The American public has been losing confidence in the media for some time. A causal factor may be the now-decades-old reversion of the news as a profit center, and away from the “public good” that it had been for most of the 20th Century. Another factor surely is the democratization of information gathering as the former gatekeepers, whether a newspaper or wire service or TV network, were displaced by the “friends and family” plan of acquiring, sharing, and commenting on news events.
At one time, we mocked such peer-to-peer sharing of news. There was the 1993 cartoon by Peter Steiner “On the Internet, nobody knows you’re a dog” and of course the label “new media,” a distinction that was both derogatory and a source of pride.
Today, we are beyond the now-artificial combative “old media” versus “new media” categories. In their place is the term “mainstream media.” However, this does not have an “other” label. Further, its use is confusing at best. While “old” and “new” media were at first defined by platform (i.e. the web, social media) and later by the size of the company, “mainstream” media is largely defined by and used the audience of the “other” and by media trying to distinguish itself as the “other.”
The “other” is increasingly defined by its attacks on the “mainstream,” both implied and the explicit, as the “other” asserts that it is providing the audience information that was willfully withheld by the “mainstream.” But it is often the case the “information” by the “other” is often unsupported by readily available facts and often reliant on emotions rather than logic. One such example is RT, the network formerly known as Russia Today.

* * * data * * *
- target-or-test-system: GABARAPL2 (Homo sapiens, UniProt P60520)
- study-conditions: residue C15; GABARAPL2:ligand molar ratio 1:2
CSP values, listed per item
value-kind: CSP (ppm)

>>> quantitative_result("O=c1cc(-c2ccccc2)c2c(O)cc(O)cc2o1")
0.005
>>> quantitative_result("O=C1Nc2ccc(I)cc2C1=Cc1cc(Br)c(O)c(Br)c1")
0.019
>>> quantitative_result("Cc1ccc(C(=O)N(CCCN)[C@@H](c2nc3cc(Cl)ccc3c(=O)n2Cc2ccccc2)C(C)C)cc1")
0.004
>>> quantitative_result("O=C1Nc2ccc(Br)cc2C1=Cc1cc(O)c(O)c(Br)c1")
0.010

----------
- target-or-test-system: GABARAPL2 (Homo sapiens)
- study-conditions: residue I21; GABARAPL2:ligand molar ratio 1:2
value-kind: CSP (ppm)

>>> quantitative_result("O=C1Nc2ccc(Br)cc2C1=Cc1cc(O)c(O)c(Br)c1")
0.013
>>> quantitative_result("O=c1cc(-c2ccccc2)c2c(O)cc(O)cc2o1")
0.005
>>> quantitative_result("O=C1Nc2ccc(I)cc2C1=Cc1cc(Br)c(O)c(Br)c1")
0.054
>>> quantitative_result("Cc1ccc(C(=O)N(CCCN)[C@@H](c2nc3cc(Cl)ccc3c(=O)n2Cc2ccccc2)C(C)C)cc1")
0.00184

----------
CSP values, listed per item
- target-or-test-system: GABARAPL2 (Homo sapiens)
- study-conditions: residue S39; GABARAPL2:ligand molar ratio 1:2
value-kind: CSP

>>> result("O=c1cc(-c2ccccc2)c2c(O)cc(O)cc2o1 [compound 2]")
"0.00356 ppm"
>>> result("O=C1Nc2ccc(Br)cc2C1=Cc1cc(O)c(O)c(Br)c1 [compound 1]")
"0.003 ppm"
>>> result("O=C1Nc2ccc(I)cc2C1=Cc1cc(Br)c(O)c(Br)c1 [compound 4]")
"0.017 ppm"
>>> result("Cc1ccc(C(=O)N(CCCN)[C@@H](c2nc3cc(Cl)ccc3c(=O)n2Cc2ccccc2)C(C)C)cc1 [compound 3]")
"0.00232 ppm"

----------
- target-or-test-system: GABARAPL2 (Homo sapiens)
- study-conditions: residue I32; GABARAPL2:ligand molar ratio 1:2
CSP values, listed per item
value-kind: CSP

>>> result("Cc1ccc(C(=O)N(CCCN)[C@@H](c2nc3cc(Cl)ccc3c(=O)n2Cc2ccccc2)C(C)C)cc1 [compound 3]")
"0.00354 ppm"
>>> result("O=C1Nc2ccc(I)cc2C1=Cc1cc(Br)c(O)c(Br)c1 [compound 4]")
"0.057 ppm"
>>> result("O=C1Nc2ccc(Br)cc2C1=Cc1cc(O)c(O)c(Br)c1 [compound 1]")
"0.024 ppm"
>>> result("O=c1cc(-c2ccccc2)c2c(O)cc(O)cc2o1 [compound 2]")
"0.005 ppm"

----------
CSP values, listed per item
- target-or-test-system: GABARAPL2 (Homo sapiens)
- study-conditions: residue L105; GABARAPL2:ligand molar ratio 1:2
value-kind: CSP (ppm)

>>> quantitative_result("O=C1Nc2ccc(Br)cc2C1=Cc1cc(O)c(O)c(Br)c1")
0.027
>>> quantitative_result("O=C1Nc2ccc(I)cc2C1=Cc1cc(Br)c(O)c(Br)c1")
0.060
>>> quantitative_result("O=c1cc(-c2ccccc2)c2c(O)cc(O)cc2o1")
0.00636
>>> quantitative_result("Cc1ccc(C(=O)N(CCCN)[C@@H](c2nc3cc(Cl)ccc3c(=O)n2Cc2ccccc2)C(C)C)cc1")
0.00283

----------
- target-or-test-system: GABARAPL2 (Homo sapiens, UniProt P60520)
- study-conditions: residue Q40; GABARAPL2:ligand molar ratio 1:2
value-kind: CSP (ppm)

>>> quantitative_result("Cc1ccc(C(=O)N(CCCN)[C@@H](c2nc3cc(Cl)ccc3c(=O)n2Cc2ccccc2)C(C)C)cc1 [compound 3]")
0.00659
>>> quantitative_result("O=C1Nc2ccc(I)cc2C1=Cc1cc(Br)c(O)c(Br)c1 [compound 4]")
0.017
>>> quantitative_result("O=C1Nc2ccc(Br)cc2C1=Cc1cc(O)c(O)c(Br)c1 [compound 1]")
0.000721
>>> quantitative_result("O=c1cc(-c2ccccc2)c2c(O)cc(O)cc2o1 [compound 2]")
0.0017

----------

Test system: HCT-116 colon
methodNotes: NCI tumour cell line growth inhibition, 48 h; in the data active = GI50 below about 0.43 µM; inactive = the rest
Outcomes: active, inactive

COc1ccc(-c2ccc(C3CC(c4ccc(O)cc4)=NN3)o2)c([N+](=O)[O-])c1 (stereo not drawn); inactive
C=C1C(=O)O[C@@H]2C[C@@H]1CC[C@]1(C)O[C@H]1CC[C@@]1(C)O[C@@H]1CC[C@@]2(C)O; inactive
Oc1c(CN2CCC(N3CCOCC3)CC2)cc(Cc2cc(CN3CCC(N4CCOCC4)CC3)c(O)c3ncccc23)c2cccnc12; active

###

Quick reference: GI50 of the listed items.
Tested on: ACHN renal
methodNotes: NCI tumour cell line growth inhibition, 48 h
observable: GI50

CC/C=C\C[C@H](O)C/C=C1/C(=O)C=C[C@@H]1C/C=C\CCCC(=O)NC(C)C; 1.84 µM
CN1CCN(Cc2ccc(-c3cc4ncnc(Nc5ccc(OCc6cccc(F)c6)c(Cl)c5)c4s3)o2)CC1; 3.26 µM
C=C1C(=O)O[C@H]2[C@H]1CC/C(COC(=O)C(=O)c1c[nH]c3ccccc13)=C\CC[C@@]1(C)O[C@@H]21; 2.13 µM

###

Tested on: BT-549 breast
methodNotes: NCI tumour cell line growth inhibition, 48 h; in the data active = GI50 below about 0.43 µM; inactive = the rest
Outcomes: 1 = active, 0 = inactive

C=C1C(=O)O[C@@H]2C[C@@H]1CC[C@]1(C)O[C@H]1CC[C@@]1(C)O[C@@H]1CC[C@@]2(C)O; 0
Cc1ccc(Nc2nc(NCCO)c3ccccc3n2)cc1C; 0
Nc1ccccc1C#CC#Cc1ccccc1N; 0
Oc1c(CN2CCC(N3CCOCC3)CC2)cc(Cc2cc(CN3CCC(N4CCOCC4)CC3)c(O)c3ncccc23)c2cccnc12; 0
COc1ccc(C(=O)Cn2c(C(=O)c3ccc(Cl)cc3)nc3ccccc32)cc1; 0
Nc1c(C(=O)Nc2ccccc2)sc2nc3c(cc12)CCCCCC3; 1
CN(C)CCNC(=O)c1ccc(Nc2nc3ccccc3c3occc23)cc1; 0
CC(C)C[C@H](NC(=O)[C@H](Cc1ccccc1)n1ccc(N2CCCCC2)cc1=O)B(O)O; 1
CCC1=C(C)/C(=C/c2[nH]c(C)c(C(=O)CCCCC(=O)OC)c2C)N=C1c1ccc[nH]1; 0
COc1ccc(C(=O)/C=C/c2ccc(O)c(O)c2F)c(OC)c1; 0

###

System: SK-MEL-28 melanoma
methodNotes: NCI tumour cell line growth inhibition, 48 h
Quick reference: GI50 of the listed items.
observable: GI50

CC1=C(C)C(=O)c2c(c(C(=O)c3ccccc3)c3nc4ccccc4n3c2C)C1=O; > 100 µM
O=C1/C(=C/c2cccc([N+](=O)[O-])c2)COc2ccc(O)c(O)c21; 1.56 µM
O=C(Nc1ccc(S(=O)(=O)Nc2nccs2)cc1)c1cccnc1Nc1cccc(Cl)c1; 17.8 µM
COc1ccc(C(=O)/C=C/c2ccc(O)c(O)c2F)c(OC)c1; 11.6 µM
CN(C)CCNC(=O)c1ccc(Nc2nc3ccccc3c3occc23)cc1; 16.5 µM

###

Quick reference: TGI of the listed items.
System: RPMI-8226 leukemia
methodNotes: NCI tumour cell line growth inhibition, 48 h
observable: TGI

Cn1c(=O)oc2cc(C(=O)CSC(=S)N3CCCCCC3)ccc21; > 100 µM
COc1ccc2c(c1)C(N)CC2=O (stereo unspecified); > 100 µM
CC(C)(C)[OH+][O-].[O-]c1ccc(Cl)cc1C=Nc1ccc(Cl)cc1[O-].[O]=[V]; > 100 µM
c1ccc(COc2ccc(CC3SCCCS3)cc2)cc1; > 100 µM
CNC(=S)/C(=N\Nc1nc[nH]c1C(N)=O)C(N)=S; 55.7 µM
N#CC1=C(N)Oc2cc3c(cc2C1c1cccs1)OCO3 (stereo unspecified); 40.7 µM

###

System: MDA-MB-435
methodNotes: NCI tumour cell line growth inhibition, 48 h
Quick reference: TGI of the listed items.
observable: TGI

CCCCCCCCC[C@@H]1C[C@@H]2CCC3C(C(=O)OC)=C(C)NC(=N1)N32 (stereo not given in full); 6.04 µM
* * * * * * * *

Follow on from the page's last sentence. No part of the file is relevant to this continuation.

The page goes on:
In Don Bishop’s Quotables No. 50, Don pulls a quote from a recent article in the Christian Science Monitor that defies logic, ignores readily available facts, and should have earned CSM some income as a paid ad.
The article, Inside the belly of Russia’s ‘propaganda machine’: A visit to RT news channel, is by CSM’s Moscow Correspondent, Fred Weir. Here is a key passage:
The network appears to have changed focus about five years ago to become more about promoting the Russian point of view on international affairs, and much less about covering Russia per se. It also became a platform for coverage of social problems in Western societies, government malfeasance, corporate non-accountability, and the dysfunctions of democracy that often contrasts in tone, and sometimes content, with mainstream media fare.
Occasionally, I still hear public diplomacy scholars assert that RT promotes the Russian point of view on international affairs. A cursory review of RT, let alone a deep analysis, shows this to be an inaccurate assessment. RT promotes anything that causes disruption in and with key markets, specifically the United States, the United Kingdom, and the European Union. It is more accurate to say RT reflects the Kremlin’s intention of sowing confusion and dissent in foreign nations. In this, the RT slogan is brilliant: “question more” denotes their goal. Unlike other organization, RT does not want you to find an answer. An attentive watcher of RT is quickly subjected to multiple potential scenarios, some even contradictory, whenever there is breaking news, particularly one that may reflect poorly on the Kremlin, such as the downing of flight MH17, or poorly on the United States.